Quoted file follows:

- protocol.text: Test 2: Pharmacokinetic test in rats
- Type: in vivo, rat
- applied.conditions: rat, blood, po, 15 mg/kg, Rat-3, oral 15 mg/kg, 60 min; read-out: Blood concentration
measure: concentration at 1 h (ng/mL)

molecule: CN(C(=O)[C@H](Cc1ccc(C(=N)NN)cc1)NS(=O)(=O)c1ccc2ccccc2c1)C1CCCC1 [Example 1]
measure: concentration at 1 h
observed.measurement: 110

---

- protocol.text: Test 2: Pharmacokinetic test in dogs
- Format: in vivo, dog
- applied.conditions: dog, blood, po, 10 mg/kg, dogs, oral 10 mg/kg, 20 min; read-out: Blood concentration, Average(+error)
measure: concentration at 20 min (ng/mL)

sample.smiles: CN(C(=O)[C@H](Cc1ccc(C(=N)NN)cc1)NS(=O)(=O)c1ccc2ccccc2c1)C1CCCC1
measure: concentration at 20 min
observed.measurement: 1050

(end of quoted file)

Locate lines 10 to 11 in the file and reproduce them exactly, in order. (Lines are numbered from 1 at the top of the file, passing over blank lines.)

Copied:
- Format: in vivo, dog
- applied.conditions: dog, blood, po, 10 mg/kg, dogs, oral 10 mg/kg, 20 min; read-out: Blood concentration, Average(+error)